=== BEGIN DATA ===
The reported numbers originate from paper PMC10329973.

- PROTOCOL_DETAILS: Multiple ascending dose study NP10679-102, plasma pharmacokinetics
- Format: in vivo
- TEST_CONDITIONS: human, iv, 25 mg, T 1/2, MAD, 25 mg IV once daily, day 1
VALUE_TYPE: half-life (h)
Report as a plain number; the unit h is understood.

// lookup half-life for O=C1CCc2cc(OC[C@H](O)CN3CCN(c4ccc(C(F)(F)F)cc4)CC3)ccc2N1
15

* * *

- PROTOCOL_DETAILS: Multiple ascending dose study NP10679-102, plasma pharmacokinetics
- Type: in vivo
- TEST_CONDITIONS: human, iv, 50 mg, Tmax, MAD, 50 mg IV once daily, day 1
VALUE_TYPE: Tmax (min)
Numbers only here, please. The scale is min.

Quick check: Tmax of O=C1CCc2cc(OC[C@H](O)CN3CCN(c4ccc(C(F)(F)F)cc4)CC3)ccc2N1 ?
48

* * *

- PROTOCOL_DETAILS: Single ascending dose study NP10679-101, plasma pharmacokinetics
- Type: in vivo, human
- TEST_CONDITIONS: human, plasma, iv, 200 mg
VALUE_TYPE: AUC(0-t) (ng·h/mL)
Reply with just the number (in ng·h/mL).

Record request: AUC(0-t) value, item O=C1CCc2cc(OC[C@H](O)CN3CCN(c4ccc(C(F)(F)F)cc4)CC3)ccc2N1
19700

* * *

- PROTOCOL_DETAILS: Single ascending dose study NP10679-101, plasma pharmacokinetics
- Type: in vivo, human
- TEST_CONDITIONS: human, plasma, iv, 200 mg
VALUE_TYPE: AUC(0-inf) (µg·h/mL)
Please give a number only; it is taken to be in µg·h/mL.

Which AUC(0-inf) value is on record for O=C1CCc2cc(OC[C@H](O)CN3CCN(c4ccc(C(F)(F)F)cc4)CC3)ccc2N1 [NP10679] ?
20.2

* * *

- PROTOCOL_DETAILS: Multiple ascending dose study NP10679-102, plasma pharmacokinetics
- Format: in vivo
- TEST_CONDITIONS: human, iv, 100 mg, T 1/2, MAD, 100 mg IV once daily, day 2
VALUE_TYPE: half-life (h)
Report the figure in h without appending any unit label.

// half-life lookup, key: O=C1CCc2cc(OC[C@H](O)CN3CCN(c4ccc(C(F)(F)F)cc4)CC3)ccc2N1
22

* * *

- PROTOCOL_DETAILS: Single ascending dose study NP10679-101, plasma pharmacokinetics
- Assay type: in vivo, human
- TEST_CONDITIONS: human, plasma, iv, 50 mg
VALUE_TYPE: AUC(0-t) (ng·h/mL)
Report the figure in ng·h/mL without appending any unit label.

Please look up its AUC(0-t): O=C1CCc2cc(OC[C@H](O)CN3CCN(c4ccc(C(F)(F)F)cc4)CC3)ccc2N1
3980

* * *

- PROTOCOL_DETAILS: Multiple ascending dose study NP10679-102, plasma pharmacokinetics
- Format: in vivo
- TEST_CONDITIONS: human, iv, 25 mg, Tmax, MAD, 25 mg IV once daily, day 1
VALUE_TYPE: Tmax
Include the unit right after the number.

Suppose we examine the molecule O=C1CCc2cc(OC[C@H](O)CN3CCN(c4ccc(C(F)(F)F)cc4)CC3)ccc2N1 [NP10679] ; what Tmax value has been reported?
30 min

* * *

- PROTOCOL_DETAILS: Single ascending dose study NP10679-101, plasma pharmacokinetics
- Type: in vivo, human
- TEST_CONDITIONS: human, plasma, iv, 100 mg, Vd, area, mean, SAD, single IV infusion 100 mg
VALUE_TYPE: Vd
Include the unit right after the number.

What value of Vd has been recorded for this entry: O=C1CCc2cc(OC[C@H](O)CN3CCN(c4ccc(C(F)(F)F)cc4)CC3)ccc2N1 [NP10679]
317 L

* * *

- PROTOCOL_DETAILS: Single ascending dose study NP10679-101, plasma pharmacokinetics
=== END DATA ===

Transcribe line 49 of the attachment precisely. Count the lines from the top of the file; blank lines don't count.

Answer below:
* * *